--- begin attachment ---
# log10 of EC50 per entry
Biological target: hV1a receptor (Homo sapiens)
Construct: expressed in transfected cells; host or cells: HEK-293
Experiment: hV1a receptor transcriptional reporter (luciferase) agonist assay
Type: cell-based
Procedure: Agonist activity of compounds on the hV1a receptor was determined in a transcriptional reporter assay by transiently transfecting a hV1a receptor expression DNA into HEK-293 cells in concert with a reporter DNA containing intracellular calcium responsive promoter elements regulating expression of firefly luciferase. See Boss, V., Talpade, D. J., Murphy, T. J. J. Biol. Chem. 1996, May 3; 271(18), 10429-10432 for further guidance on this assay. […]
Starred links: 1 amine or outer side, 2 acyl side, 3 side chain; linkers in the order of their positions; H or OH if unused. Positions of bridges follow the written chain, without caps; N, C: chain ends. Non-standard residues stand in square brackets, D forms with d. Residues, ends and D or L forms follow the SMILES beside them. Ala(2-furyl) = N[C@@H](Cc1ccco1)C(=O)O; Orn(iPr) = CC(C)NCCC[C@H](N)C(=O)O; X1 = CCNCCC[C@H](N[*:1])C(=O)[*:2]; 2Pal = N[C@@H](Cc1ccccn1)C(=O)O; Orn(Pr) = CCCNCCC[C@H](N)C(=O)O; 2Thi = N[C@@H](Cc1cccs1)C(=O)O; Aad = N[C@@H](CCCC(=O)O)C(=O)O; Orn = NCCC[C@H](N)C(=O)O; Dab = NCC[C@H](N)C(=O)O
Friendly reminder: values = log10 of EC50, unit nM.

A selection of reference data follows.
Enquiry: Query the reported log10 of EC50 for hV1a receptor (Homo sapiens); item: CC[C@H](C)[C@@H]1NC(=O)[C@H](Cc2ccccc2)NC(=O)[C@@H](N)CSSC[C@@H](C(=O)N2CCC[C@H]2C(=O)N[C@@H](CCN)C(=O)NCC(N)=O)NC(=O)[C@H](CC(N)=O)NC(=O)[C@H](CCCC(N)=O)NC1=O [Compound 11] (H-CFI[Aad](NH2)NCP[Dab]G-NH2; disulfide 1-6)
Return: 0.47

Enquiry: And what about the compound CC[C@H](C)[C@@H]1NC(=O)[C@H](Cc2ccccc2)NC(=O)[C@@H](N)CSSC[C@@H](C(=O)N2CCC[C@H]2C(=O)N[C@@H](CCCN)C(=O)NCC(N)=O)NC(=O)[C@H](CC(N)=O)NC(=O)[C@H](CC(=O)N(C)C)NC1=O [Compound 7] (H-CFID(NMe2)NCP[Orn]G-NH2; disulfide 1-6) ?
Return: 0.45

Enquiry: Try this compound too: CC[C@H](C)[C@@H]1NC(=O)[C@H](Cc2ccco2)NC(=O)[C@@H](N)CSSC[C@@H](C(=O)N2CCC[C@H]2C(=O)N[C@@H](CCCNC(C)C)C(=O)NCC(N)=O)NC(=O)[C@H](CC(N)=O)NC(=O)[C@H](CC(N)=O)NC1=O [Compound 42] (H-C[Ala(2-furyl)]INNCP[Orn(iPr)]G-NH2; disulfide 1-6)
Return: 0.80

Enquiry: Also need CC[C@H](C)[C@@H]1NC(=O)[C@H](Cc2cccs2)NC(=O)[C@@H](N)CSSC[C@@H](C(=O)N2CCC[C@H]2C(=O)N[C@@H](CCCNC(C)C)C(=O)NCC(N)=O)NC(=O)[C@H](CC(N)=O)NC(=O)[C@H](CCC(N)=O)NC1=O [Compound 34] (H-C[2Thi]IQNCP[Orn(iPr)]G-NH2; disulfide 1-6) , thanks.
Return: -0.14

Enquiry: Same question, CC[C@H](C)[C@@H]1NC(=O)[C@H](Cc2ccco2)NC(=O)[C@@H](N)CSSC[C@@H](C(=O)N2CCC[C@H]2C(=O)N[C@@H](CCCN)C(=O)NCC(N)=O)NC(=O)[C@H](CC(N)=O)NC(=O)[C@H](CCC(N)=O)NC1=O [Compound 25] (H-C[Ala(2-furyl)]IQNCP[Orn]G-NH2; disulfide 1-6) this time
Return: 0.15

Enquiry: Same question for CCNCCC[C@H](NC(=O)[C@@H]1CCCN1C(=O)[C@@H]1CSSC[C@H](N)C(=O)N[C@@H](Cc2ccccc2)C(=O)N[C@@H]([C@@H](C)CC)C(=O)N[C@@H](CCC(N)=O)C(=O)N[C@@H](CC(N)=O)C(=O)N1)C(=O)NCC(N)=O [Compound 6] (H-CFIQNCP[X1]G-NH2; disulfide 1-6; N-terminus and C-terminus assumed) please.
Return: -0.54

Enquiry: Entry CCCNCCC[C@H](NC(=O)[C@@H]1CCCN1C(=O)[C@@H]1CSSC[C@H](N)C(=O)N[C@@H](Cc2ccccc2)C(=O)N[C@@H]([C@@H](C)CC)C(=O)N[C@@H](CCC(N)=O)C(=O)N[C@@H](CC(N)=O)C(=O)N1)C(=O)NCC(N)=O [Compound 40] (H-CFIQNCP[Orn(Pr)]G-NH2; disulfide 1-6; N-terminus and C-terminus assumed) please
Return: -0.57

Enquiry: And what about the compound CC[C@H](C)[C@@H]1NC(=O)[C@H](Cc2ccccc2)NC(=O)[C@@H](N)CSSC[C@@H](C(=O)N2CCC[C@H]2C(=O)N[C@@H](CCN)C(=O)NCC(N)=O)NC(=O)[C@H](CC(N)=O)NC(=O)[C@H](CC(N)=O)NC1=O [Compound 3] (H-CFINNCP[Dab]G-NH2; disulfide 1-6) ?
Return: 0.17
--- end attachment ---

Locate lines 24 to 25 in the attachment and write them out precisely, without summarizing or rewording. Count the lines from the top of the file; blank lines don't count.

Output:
Enquiry: And what about the compound CC[C@H](C)[C@@H]1NC(=O)[C@H](Cc2ccccc2)NC(=O)[C@@H](N)CSSC[C@@H](C(=O)N2CCC[C@H]2C(=O)N[C@@H](CCN)C(=O)NCC(N)=O)NC(=O)[C@H](CC(N)=O)NC(=O)[C@H](CC(N)=O)NC1=O [Compound 3] (H-CFINNCP[Dab]G-NH2; disulfide 1-6) ?
Return: 0.17